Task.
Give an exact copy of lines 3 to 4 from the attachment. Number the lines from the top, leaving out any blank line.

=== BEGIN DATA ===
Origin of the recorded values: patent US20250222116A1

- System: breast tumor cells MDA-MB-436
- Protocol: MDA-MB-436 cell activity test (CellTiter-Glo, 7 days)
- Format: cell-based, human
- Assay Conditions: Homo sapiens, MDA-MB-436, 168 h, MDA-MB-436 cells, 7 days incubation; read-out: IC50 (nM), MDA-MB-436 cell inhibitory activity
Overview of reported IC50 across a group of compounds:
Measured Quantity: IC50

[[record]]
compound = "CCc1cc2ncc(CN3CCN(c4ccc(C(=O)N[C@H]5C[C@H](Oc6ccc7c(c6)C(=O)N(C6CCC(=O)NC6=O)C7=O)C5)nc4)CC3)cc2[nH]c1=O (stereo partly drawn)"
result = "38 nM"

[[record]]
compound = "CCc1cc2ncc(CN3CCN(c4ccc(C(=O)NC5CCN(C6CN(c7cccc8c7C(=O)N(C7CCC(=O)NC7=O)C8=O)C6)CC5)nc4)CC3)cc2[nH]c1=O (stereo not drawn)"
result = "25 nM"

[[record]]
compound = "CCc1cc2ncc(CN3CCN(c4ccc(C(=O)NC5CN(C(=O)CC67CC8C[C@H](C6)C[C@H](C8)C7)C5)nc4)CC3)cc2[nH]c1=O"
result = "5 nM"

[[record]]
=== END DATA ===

- Protocol: MDA-MB-436 cell activity test (CellTiter-Glo, 7 days)
- Format: cell-based, human